photo: Paul Kolnik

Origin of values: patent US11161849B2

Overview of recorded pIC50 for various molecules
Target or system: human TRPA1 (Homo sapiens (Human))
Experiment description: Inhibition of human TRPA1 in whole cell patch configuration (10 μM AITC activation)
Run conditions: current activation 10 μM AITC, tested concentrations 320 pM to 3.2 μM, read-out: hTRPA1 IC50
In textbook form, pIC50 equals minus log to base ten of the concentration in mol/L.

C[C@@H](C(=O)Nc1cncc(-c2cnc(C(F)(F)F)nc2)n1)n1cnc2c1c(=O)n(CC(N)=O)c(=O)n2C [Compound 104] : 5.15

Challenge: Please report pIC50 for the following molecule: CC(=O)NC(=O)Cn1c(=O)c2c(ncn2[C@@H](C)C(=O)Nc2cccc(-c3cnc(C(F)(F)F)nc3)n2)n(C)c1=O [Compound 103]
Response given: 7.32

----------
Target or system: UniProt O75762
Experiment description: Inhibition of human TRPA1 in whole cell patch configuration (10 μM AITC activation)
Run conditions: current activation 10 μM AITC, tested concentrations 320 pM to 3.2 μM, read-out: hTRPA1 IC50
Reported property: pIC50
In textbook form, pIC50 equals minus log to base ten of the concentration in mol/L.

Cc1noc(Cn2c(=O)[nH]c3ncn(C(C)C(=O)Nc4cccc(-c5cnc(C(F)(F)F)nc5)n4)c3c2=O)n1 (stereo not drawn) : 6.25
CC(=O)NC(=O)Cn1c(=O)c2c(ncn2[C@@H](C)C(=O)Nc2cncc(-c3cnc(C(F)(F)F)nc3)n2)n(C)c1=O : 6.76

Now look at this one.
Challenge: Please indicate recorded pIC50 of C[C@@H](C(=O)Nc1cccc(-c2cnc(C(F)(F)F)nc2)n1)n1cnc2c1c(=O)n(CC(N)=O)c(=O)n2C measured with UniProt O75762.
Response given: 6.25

What one moment of your life would you pick to live in for eternity? That's the question put to a subway car full of the newly dead in this weak, dramatically pat new musical directed by Susan Stroman. One of the show's first segments isn't bad - an elderly woman rises from her wheelchair to replace a vision of her younger self dancing with her first love - but any hopes of Follies-like resonance or thematic complexity are soon dashed by the superficial, often saccharine vignettes that follow. Of course the married couple pick the same moment (awww!) and of course the self-loathing conservative radio host decides to live eternally in her free love hippie past: the show's book traffics in predictable pedantic cliches rather than insight, and isn't helped by an uninteresting pastiche score. The material may be lifeless but the cast, which includes Jenny Powers, Joanna Gleason, and Sebastian Arcules, is to die for. Hunter Foster, playing a kind of civil servant Emcee of the underworld, is especially sensational: he commits so fully to, and throws his considerable know-how and charisma behind, his big song and dance number that he puts a pulse in this dead-on-arrival musical.